When it comes to trying to project talent that can make the transition from one level of competition to another, it’s always a serious gamble, whether it’s the NFL or any other professional sport.
Every draft class will leave a trail of first-round busts in its wake, even among players who were nearly universally regarded as highly likely to make a successful transition to the pros. Even the best talent evaluators from time to time can be made to look foolish in this at times unpredictable process.
But hoping that you get the talent that you think you’re drafting isn’t the only source of unpredictability on draft day, and I think that we may see even more out of the ordinary moves take place than has been the norm, if the past couple months of transactions and movements have been any indication.
Of course, I’m talking about draft day trades, with teams moving up and down the board in order to get the player they were targeting or moving back to get more ammunition if they’re not in love with any of the players available at their time of selection.
There are also always the surprising selections, especially in the first round, that take you off guard, which often tends to come in the form of a quarterback being taken earlier than expected.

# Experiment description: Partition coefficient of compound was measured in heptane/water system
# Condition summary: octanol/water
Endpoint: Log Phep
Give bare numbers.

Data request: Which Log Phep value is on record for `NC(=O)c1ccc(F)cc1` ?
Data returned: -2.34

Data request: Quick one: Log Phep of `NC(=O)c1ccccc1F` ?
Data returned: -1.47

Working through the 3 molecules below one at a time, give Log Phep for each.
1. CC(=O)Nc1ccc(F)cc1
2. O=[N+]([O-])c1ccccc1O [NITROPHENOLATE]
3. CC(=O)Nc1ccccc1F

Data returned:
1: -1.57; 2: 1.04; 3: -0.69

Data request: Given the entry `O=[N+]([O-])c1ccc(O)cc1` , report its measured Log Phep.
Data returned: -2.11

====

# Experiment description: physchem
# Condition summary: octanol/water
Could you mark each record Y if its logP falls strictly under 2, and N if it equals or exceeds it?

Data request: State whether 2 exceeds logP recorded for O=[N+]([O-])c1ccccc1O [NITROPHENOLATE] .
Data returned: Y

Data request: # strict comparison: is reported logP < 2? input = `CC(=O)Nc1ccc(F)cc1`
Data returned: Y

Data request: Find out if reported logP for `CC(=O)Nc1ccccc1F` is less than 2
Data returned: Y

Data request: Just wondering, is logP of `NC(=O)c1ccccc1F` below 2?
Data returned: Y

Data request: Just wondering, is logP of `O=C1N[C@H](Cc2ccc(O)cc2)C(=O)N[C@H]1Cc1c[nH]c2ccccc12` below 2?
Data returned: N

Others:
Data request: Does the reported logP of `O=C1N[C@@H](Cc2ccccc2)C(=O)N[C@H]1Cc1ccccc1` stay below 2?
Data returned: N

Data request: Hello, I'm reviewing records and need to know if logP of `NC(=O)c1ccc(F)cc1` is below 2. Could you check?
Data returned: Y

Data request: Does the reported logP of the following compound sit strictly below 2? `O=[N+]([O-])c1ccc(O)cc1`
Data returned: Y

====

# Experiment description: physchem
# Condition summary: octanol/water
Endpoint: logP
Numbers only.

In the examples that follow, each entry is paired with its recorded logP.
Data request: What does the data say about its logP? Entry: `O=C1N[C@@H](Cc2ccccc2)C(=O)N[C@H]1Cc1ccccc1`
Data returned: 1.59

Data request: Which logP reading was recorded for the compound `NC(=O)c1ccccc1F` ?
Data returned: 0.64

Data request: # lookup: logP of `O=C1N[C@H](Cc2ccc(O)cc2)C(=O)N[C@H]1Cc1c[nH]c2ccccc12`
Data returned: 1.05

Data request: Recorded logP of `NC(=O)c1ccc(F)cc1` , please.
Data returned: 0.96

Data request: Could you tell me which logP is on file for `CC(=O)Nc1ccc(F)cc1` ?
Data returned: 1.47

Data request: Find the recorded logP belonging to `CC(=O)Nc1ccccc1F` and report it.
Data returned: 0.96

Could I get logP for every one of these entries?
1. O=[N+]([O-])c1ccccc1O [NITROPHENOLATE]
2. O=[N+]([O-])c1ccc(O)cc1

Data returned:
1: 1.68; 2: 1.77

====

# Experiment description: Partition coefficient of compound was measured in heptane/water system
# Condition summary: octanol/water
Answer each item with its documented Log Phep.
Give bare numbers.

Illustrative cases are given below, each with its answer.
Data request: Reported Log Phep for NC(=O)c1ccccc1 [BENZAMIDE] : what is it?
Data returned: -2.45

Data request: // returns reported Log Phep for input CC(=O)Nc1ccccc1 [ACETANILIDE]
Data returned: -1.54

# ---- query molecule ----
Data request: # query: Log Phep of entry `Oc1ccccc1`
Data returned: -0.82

Which really isn’t a surprise. The position is such that there tends to be a sharp demarcation between the elite and the ordinary after the first round. The problem is teams fooling themselves into thinking that they are drafting a first-round quarterback as long as you draft him in the first round.
The long and short of this is that we don’t know what is going to take place between the first overall selection and the 21st, although we can probably reasonably predict that the Pittsburgh Steelers won’t be moving up or down, which they have only done a couple of times in recent history.
When those surprising moves are made, say, for a quarterback, or for another position that the team in question is not in need of, that knocks one more player that the team may be interested in down one slot, widening the pool of potential quality candidates they will have to choose from when they are on the clock.
For one reason or another, the early days of this league year have set a precedent for the unusual, creating expectations of the unexpected, and if that continues to translate on draft day, then it should prove for an interesting first round.
Whether it proved fortunate or not in hindsight, the Steelers have been ‘running to the podium’ of late when they’ve had the opportunity to draft a player they were worried wouldn’t be there, such as David DeCastro and Jarvis Jones. While there are some players who may fall due to off-field issues, I’m wondering if we will see one of those legitimate ‘special’ talents falling down far enough to the Steelers to get him.